In addition, relations between Syria and Iraq thawed slightly after the death of the former president Hafez Assad, so it's difficult to convince a suspicious America that Syria's intentions are perfectly honest.

Buzz despite renewed pressure from U.S.
Dr. Nidal Kabalan, the head of Channel Two, a government TV station, spoke to us about the renewed pressure from the United States, especially in the wake of the Hariri assassination.

Kabalan said that Syrians are not frightened by the prospect of confrontation with the United States and that they are as puzzled as anyone else about Hariri's death.

Hariri was practically a favorite son, according to Nidal. He explained that the former Lebanese prime minister owned a couple of mansions in Damascus, funded the construction of Syria's presidential palace on a hill overlooking the city, and had interests in several media companies here.

Later that night, we heard the similar comments in cafes and restaurants in different parts of the city.

Questions about future relations between Syria and Lebanon produced regretful sighs. Many said the Lebanese were ungrateful after asking for help in 1976 and now biting the hand that protected them. As for the possibility of tighter economic sanctions from the U.S. and France, perhaps even war? The response was, God willing, it won't come to that.

But there was definitely a buzz in the streets of Damascus.

The city streets are clean and crowded with well-lit shops selling clothes, shoes, and electrical goods. The famous Damascus souk is bursting with food. Luxury cars from the Gulf States, Saudi Arabia, and Lebanon cruise the avenues ferrying Arab tourists between shops and restaurants.

A fabulous meal costs less than $10. Pirated CD's and DVD's go for $5. An Iraqi fugitive with last-minute access to Baghdad's Central Bank vault could find exile here one step short of paradise.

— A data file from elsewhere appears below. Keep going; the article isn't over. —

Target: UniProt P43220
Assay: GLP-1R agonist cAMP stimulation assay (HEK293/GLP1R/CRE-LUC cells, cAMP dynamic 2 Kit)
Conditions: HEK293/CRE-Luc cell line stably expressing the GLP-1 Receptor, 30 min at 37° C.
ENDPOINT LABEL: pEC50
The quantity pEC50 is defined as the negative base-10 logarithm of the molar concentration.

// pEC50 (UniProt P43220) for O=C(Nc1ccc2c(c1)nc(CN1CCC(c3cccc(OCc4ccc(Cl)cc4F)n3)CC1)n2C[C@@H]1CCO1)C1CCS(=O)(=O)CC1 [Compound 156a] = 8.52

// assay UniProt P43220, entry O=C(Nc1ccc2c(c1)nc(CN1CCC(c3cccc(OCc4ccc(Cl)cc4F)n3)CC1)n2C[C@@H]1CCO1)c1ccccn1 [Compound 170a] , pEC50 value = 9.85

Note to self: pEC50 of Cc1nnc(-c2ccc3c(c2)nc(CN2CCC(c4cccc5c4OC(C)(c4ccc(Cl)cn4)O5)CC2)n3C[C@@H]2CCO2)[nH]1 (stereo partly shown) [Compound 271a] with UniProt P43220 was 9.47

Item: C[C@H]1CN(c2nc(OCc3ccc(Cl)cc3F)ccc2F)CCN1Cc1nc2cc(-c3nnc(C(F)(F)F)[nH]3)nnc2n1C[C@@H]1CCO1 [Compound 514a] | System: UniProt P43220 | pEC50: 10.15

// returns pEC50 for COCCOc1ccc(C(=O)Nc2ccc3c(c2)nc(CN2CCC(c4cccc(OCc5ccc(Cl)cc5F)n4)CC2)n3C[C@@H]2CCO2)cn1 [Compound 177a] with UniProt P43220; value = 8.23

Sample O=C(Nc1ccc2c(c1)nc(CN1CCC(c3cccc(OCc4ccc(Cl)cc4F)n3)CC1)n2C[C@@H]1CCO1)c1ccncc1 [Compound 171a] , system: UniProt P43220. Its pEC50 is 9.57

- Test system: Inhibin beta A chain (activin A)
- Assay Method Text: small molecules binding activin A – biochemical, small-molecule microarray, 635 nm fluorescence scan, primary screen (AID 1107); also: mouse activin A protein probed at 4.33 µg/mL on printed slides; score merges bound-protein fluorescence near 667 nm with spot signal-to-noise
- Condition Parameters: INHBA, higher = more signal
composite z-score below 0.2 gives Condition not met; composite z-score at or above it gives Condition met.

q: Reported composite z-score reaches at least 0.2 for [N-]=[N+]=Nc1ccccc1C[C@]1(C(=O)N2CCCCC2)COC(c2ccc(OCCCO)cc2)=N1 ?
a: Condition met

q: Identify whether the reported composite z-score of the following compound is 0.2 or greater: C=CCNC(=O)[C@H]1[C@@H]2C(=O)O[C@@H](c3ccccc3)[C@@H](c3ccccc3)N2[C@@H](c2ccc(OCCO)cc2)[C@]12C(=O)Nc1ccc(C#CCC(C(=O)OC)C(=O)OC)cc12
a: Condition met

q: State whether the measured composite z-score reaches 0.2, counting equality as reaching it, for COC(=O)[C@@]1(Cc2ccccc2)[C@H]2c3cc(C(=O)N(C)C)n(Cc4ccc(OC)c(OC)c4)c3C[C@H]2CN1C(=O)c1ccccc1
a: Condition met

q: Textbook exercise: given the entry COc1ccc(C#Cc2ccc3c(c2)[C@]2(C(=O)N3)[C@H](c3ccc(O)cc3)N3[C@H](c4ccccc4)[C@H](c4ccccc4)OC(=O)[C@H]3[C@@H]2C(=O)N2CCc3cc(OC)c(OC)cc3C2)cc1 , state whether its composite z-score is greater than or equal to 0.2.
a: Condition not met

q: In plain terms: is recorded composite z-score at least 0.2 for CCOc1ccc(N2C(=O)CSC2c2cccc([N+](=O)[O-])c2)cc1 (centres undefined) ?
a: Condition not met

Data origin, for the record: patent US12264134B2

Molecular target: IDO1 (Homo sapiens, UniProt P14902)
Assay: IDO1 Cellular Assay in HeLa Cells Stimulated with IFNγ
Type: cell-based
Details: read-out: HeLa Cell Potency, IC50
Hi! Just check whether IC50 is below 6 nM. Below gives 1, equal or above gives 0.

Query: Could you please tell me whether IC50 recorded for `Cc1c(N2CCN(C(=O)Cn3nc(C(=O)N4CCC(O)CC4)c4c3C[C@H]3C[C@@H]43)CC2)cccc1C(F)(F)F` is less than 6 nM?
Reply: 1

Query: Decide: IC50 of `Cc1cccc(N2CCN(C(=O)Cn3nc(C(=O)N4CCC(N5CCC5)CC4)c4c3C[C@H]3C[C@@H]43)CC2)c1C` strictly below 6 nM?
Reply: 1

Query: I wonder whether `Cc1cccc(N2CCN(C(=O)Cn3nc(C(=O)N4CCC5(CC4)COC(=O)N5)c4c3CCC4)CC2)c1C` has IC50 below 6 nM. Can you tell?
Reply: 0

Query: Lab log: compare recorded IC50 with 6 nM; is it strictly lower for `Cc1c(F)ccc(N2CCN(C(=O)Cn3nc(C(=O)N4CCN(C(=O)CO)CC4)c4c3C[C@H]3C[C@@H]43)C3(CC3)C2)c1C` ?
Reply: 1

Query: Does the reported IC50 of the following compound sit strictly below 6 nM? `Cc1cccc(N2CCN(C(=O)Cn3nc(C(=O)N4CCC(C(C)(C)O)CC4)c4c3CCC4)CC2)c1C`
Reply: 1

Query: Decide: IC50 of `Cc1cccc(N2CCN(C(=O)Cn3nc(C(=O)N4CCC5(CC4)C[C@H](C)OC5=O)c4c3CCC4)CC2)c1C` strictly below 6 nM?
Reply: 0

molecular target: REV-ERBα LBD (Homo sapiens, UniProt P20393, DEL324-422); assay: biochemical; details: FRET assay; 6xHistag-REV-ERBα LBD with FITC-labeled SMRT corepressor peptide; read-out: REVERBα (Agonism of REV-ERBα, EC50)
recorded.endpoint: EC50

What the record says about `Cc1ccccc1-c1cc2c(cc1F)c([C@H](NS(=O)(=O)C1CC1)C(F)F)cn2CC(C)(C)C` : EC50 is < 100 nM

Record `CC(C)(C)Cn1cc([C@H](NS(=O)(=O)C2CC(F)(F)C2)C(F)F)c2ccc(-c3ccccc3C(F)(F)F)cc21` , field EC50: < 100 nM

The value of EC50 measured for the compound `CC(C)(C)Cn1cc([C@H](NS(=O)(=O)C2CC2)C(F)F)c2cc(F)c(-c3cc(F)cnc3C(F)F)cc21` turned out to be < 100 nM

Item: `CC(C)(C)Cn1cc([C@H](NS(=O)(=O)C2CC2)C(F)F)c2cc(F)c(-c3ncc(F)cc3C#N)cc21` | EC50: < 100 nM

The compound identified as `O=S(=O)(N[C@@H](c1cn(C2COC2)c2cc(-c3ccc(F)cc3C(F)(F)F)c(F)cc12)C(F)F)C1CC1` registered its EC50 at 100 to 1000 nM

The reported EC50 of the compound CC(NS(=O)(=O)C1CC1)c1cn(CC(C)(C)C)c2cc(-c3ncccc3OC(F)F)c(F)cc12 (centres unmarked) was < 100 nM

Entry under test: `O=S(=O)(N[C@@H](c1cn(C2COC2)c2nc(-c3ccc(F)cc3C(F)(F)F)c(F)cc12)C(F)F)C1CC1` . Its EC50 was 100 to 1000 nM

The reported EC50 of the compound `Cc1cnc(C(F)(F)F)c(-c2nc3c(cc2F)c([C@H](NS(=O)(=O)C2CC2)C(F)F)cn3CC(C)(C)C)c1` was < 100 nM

Iraqi refugees in Syria
There are half a million Iraqi refugees living in Syria and their numbers swelled during Ashoura, one of the holiest days on the Shiite calendar. We visited the Shia shrine of Sit Zeinab, just outside Damascus, where we ran into a procession of black-clad young men beating their chests in unison. 

We were invited into the two-room rented apartment of Harbi Saidi, 46, his wife Intisar, and son Maytham. A small color TV set sat on top of the refrigerator in the corner of the living room and a clean carpet covered the cement floor. We lounged on cushions while Intisar Saidi served us tea and oranges.

Saidi is from Baghdad and once worked as a forklift driver until U.N. sanctions, imposed on Iraq after Saddam Hussein invaded Kuwait in 1990, ruined the Iraqi economy and plunged the country into poverty and fear generated by a regime trying to ensure its own survival. 

Forced to sell the family house at a loss and living from hand to mouth, he said the U.S.-led invasion of Iraq in 2003 was the final straw for his family. He led his wife and son to Syria where they live on $200 per month sent from relatives in Lebanon. 

Saidi said has never heard of any high-ranking Iraqi Baathists in his new community, and he doubted any Iraqi insurgents would find much support from his fellow refugees in Syria because they are all just too poor to provide money or weapons.

We were told much of the same from Syria's minister of information Dr. Mehdi Dakhlallah in a formal interview the following evening. 

We transmitted our story from Syrian TV, gathered a few more shots for another report we will complete from the Iraqi side of the border sometime in the future, and packed to leave.

A week later Lebanon's government resigned, and Damascus is now saying it is redefining its Lebanon policy and will have its troops out of there within a few months.